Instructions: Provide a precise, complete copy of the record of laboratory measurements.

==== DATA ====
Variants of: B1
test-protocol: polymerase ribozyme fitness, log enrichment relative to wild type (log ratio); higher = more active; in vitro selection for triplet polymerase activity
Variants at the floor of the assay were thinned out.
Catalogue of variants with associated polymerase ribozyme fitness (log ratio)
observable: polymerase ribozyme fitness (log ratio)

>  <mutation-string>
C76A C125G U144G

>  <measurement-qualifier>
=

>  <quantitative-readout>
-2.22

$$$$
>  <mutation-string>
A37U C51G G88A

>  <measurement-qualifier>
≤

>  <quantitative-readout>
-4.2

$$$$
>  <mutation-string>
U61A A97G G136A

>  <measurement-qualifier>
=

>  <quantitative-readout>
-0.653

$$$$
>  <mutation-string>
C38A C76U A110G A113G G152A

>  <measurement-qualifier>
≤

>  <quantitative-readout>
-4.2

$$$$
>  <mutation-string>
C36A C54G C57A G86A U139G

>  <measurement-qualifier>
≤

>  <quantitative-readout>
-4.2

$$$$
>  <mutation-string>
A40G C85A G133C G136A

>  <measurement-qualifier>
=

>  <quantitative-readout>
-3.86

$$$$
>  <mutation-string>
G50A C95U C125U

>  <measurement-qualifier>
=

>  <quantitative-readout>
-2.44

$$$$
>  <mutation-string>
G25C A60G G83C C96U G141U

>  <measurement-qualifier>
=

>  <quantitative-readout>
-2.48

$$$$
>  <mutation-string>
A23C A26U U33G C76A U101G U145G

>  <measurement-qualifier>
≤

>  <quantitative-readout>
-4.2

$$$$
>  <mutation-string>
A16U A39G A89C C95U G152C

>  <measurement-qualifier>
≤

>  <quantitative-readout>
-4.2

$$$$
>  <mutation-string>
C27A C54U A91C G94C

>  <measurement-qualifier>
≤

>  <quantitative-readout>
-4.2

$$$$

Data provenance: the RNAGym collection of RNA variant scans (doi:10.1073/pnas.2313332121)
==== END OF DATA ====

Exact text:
Variants of: B1
test-protocol: polymerase ribozyme fitness, log enrichment relative to wild type (log ratio); higher = more active; in vitro selection for triplet polymerase activity
Variants at the floor of the assay were thinned out.
Catalogue of variants with associated polymerase ribozyme fitness (log ratio)
observable: polymerase ribozyme fitness (log ratio)

>  <mutation-string>
C76A C125G U144G

>  <measurement-qualifier>
=

>  <quantitative-readout>
-2.22

$$$$
>  <mutation-string>
A37U C51G G88A

>  <measurement-qualifier>
≤

>  <quantitative-readout>
-4.2

$$$$
>  <mutation-string>
U61A A97G G136A

>  <measurement-qualifier>
=

>  <quantitative-readout>
-0.653

$$$$
>  <mutation-string>
C38A C76U A110G A113G G152A

>  <measurement-qualifier>
≤

>  <quantitative-readout>
-4.2

$$$$
>  <mutation-string>
C36A C54G C57A G86A U139G

>  <measurement-qualifier>
≤

>  <quantitative-readout>
-4.2

$$$$
>  <mutation-string>
A40G C85A G133C G136A

>  <measurement-qualifier>
=

>  <quantitative-readout>
-3.86

$$$$
>  <mutation-string>
G50A C95U C125U

>  <measurement-qualifier>
=

>  <quantitative-readout>
-2.44

$$$$
>  <mutation-string>
G25C A60G G83C C96U G141U

>  <measurement-qualifier>
=

>  <quantitative-readout>
-2.48

$$$$
>  <mutation-string>
A23C A26U U33G C76A U101G U145G

>  <measurement-qualifier>
≤

>  <quantitative-readout>
-4.2

$$$$
>  <mutation-string>
A16U A39G A89C C95U G152C

>  <measurement-qualifier>
≤

>  <quantitative-readout>
-4.2

$$$$
>  <mutation-string>
C27A C54U A91C G94C

>  <measurement-qualifier>
≤

>  <quantitative-readout>
-4.2

$$$$

Data provenance: the RNAGym collection of RNA variant scans (doi:10.1073/pnas.2313332121)